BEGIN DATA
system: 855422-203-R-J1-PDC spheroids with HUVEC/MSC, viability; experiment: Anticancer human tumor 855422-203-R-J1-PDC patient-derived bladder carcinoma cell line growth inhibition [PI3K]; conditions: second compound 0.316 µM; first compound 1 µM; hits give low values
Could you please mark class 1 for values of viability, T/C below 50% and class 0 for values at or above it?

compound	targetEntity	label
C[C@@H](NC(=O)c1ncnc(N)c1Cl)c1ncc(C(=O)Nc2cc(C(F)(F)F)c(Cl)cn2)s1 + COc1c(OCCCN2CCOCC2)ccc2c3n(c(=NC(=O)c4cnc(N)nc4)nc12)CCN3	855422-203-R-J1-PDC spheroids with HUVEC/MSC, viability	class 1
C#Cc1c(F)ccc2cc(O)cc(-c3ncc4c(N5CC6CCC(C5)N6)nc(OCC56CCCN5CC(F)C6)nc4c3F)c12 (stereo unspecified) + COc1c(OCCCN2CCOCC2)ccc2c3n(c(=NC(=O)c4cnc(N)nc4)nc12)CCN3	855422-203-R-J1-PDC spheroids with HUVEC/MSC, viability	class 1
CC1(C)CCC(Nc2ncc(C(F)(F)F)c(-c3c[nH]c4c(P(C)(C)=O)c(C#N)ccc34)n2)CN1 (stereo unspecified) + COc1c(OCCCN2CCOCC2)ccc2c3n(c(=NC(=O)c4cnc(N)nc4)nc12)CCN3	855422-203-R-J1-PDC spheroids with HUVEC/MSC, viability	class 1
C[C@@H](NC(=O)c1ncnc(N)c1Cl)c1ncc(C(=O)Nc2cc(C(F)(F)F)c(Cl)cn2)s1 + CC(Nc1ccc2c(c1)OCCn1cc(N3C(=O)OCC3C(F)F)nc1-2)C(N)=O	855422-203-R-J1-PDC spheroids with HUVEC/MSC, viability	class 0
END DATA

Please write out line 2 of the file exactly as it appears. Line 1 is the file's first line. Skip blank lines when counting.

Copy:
Could you please mark class 1 for values of viability, T/C below 50% and class 0 for values at or above it?